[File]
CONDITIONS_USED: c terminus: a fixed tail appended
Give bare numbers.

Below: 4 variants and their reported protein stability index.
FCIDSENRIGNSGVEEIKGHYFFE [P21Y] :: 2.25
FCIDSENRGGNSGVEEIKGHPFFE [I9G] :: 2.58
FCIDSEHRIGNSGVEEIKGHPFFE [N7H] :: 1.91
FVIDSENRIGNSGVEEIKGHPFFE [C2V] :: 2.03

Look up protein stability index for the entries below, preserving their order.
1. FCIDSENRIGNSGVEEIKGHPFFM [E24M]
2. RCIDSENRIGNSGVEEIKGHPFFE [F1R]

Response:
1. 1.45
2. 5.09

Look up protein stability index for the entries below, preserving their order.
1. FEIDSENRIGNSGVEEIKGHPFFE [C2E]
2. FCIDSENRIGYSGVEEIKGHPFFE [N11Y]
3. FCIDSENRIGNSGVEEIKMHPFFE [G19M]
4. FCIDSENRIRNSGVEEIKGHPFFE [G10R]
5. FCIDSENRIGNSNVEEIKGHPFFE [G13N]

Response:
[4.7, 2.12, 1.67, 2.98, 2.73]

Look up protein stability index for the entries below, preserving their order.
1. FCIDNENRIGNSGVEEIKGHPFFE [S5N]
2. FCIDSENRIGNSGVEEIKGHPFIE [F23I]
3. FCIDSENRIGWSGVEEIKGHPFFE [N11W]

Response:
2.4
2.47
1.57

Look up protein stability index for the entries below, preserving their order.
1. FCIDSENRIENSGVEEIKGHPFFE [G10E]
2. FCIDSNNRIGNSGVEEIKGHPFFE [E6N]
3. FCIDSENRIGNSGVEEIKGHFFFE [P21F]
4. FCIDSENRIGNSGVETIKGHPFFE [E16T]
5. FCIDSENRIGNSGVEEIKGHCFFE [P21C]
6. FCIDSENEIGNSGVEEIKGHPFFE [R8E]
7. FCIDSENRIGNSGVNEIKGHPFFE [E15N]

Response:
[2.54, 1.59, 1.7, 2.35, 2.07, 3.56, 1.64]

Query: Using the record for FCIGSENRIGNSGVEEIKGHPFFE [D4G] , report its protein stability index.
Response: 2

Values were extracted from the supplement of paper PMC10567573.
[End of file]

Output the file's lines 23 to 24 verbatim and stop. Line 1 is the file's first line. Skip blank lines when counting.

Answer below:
1. FCIDNENRIGNSGVEEIKGHPFFE [S5N]
2. FCIDSENRIGNSGVEEIKGHPFIE [F23I]